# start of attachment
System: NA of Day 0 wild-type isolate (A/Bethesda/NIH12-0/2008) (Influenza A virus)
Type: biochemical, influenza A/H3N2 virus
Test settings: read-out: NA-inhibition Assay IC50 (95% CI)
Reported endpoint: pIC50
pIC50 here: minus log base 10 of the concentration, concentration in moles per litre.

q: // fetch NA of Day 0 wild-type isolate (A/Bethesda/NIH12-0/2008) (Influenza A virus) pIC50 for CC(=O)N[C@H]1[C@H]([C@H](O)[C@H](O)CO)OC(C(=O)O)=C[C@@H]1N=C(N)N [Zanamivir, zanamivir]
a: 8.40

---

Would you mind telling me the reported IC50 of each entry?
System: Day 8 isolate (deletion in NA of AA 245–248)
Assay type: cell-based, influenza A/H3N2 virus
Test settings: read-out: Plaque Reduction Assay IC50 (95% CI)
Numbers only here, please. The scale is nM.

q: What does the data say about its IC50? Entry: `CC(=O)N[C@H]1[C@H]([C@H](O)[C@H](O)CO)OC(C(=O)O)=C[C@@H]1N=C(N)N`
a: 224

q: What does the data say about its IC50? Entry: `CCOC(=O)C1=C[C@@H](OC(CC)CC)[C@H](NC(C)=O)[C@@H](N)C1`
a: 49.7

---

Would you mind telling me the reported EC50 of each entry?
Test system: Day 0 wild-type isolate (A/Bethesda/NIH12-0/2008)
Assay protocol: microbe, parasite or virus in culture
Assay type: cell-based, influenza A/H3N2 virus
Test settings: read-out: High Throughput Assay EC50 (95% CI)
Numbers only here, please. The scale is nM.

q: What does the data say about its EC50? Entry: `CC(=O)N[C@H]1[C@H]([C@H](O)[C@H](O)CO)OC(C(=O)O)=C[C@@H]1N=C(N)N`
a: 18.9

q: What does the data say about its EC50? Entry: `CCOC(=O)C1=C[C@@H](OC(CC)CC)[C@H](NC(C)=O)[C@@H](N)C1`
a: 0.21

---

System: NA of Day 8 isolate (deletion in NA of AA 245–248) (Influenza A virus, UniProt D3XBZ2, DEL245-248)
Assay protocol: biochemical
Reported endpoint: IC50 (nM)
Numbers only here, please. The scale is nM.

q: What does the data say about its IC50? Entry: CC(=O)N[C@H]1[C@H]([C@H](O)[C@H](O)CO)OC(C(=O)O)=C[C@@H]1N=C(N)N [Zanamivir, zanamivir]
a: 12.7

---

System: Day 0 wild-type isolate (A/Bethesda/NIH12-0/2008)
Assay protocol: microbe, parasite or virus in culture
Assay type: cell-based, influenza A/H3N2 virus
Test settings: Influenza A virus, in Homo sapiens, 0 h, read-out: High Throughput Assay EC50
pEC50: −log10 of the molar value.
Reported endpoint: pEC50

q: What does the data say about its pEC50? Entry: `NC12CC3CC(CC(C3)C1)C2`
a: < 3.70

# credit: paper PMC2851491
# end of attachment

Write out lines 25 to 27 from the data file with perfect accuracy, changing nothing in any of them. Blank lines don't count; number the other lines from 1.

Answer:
q: What does the data say about its EC50? Entry: `CC(=O)N[C@H]1[C@H]([C@H](O)[C@H](O)CO)OC(C(=O)O)=C[C@@H]1N=C(N)N`
a: 18.9

q: What does the data say about its EC50? Entry: `CCOC(=O)C1=C[C@@H](OC(CC)CC)[C@H](NC(C)=O)[C@@H](N)C1`